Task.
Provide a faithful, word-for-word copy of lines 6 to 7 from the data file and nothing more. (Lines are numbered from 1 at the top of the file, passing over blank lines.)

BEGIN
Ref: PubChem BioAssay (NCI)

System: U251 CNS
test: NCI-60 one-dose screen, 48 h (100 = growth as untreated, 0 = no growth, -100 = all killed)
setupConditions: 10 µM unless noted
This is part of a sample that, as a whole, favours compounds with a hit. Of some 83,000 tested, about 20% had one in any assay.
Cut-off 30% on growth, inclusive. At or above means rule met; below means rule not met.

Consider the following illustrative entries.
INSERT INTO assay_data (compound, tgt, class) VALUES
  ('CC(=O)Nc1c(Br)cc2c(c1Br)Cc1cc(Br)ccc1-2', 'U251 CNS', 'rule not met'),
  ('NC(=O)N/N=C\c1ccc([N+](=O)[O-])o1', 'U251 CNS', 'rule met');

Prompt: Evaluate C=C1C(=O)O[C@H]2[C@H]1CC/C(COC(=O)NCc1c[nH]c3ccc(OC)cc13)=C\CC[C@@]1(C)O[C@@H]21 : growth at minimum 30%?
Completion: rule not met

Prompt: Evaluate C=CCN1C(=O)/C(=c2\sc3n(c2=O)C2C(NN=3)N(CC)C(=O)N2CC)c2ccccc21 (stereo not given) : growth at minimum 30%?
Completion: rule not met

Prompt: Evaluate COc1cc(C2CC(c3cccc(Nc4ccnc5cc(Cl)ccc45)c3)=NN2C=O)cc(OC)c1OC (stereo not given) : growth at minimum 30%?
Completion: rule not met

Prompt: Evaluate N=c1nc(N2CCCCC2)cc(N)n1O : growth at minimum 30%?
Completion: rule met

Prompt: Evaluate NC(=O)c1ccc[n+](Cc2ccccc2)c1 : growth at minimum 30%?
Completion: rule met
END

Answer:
Cut-off 30% on growth, inclusive. At or above means rule met; below means rule not met.

Consider the following illustrative entries.